Effectiveness of a serological tool to predict malaria transmission intensity in an elimination setting.


Dewasurendra, RL; Dias, JN; Sepulveda, N; Gunawardena, GS; Chandrasekharan, N; Drakeley, C; Karunaweera, ND; (2017) Effectiveness of a serological tool to predict malaria transmission intensity in an elimination setting. BMC Infect Dis, 17 (1). p. 49. ISSN 1471-2334 DOI: 10.1186/s12879-016-2164-0

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Abstract

Sri Lanka achieved the WHO certificate as a malaria free country in September 2016, thus monitoring of malaria transmission using sensitive and effective tools is an important need. Use of age-specific antibody prevalence as a serological tool to predict transmission intensity is proven to be a cost effective and reliable method under elimination settings. This paper discusses the correlation of four anti-malarial antibodies against vivax and falciparum malaria with the declining transmission intensities in two previously high malaria endemic districts i.e. Kurunegala and Moneragala of Sri Lanka. Sera was collected from 1,186 individuals from the two districts and were subjected to standard ELISA together with control sera from non-immune individuals to obtain Optical Density (OD) values for four anti-malarial antibodies i.e. anti-MSP1 and anti-AMA1 for both Plasmodium vivax and Plasmodium falciparum. The sero-positive samples were determined as mean OD + 3SD of the negative controls. The sero-prevalence was analyzed against the demographic characteristics of the population. A simple reversible catalytic model was fitted into sero-prevalence data to predict the sero-conversion and sero-reversion rates. Over 60% of the population was sero-positive for one or more antibodies except young children (<10 years). The sero-prevalence was zero in young children and very low in young adults when compared to the older age groups. The model developed for falciparum malaria that assumed the presence of a change in transmission was not significant in the Kurunegala district although significant reduction in transmission was observed when the model was used for P. vivax antibody data in that district. In Moneragala district however, all the serological markers indicated a change in transmission that has occurred approximately 15 years ago. Assessment of MSP1 and AMA1 anti-malarial antibodies of P. vivax and P. falciparum proved to be useful indicators in predicting transmission under elimination settings as prevailed in Sri Lanka. The sero-conversion rates for the two districts studied are shown to be very low or zero indicating the absence of active and/or hidden transmission confirming a "true" state of elimination at least, in the two study districts in Sri Lanka.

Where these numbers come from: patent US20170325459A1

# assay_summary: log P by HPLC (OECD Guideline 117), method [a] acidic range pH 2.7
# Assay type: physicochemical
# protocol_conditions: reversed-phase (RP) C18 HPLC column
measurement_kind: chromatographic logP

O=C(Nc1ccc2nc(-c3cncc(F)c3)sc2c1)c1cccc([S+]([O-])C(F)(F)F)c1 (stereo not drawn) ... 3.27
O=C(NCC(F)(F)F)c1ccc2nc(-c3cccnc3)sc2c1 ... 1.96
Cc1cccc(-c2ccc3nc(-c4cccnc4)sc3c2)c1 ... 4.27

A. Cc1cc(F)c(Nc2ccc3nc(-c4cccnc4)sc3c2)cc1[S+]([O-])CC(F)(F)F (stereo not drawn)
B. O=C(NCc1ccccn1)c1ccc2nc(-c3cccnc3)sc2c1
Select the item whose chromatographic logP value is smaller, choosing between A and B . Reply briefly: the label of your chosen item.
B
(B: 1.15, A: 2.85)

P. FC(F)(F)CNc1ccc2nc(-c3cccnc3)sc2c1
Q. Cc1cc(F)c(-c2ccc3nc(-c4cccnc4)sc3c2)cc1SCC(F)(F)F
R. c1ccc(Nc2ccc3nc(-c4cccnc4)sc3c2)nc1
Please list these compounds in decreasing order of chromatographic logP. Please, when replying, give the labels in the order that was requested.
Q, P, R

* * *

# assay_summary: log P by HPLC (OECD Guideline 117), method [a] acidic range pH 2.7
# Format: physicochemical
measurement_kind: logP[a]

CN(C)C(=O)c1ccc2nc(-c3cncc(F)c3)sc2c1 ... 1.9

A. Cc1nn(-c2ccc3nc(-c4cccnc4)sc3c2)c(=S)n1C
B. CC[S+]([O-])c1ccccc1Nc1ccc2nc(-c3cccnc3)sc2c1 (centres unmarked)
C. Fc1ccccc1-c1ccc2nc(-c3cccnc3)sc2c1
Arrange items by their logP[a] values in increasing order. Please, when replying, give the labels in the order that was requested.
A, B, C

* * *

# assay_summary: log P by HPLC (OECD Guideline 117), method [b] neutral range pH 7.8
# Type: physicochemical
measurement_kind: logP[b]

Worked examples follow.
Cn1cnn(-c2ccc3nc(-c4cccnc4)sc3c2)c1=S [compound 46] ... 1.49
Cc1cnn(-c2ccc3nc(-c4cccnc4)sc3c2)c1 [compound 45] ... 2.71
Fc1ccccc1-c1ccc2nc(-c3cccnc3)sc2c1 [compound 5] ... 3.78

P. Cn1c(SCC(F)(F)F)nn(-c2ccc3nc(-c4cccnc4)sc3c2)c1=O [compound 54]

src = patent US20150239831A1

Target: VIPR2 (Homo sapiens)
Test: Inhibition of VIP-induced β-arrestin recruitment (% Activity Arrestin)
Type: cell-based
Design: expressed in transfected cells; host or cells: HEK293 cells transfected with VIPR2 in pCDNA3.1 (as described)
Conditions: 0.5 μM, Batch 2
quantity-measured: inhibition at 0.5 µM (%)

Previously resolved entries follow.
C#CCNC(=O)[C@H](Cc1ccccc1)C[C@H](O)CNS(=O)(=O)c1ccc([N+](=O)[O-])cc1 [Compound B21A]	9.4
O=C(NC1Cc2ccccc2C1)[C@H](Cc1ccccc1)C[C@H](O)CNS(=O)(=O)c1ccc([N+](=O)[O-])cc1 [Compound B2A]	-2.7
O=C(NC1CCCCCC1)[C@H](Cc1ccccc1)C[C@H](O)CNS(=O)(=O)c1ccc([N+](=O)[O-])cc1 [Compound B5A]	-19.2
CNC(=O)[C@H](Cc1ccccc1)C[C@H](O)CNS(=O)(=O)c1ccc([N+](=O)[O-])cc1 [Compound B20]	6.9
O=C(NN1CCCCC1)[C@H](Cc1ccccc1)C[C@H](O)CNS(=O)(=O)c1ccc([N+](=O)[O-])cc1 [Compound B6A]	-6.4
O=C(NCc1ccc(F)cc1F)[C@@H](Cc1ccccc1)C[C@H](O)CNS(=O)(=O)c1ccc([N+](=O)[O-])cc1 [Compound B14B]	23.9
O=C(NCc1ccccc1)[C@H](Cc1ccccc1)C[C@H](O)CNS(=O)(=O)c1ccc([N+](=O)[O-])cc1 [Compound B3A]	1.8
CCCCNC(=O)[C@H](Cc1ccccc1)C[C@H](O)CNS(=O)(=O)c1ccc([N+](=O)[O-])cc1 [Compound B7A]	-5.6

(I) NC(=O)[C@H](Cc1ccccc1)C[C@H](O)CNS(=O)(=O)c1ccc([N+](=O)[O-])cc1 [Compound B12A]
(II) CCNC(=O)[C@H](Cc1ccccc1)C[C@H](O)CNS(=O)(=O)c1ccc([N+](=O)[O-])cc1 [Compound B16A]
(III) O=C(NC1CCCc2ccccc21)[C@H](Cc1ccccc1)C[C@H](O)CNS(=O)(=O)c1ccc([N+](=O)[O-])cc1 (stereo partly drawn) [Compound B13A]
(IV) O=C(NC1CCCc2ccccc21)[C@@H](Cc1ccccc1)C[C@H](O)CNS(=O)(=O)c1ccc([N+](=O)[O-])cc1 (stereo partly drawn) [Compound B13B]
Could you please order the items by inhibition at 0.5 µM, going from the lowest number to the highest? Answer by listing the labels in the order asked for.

Item Type: Article
Faculty and Department: Faculty of Infectious and Tropical Diseases > Dept of Immunology and Infection
Research Centre: Malaria Centre
PubMed ID: 28068925
Web of Science ID: 397345000003
URI: http://researchonline.lshtm.ac.uk/id/eprint/3350731

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